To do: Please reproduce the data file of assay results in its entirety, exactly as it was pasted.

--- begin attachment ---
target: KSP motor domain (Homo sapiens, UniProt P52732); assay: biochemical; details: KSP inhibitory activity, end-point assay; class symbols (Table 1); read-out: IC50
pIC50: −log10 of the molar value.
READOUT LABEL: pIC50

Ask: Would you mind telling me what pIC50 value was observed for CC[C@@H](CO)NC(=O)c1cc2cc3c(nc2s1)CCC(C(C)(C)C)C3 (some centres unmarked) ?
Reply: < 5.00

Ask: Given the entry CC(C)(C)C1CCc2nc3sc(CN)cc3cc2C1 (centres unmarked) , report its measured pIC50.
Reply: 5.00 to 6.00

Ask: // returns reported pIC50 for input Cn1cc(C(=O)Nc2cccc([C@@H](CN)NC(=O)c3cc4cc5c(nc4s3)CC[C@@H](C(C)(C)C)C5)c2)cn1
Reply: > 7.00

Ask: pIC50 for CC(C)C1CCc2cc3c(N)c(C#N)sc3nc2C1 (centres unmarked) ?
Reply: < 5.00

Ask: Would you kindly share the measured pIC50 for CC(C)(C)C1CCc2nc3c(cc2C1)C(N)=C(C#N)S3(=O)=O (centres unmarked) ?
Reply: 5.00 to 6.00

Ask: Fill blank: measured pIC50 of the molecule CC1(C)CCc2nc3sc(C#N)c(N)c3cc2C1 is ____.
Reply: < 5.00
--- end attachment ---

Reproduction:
target: KSP motor domain (Homo sapiens, UniProt P52732); assay: biochemical; details: KSP inhibitory activity, end-point assay; class symbols (Table 1); read-out: IC50
pIC50: −log10 of the molar value.
READOUT LABEL: pIC50

Ask: Would you mind telling me what pIC50 value was observed for CC[C@@H](CO)NC(=O)c1cc2cc3c(nc2s1)CCC(C(C)(C)C)C3 (some centres unmarked) ?
Reply: < 5.00

Ask: Given the entry CC(C)(C)C1CCc2nc3sc(CN)cc3cc2C1 (centres unmarked) , report its measured pIC50.
Reply: 5.00 to 6.00

Ask: // returns reported pIC50 for input Cn1cc(C(=O)Nc2cccc([C@@H](CN)NC(=O)c3cc4cc5c(nc4s3)CC[C@@H](C(C)(C)C)C5)c2)cn1
Reply: > 7.00

Ask: pIC50 for CC(C)C1CCc2cc3c(N)c(C#N)sc3nc2C1 (centres unmarked) ?
Reply: < 5.00

Ask: Would you kindly share the measured pIC50 for CC(C)(C)C1CCc2nc3c(cc2C1)C(N)=C(C#N)S3(=O)=O (centres unmarked) ?
Reply: 5.00 to 6.00

Ask: Fill blank: measured pIC50 of the molecule CC1(C)CCc2nc3sc(C#N)c(N)c3cc2C1 is ____.
Reply: < 5.00